Comment: ‘Offended by marriage equality’: the admission of a lost argument

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A number of MPs recently have stated they will oppose marriage equality because they don’t want to ‘offend’ religious people. It is not merely anti-democratic, but anti-faith, writes Adrian Tippetts for PinkNews.

If there is one consolation from the sad, sorry debate on the supposed ‘redefining’ of marriage, it is that the opponents do not have a rational, consistent case against equality. In a nutshell, it runs like this: gay people marrying is said to demean marriage, yet gay people are equally capable of love and commitment; marriage is said to be about procreation, but people contribute to society in many ways, lots of straight couples are childless and, anyway, thousands of gay couples are bringing up children; gay couples can’t be biological parents, but neither can any parents of adopted children. It’s not a priority yet there has been a lavish year-long, high-profile campaign the cost of which could have funded a five-star hospital. The narrative swings from one absurdity to the other, like the arrow of a weathervane swivelling in a gale, catching any favourable wind of hot air that blows.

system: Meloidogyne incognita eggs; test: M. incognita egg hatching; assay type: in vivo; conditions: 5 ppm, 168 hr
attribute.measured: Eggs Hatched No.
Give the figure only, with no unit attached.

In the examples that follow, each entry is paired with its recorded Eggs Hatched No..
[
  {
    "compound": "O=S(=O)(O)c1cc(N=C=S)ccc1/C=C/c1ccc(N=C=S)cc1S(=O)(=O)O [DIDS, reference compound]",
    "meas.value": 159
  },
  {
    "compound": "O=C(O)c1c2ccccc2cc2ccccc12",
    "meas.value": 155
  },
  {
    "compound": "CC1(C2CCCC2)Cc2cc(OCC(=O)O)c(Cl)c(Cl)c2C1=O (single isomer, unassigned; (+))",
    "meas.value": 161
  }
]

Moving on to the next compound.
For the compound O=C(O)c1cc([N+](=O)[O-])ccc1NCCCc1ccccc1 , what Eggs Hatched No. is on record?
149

With no arguments left, our opponents are proving that they have no time for differences in either nature or opinion.  A number of MPs are coming out against marriage equality because they don’t want to ‘offend religious people’. This is a dereliction of democratic duty, not only because it unduly elevates one opinion over another, but because it makes debate pointless. In civilised, adult discourse, we work out the truth by suspecting, not respecting, opinions. They stand or fall by challenges to their claims based on reason, evidence and logic.

Evidence doesn’t matter, my book has all the answers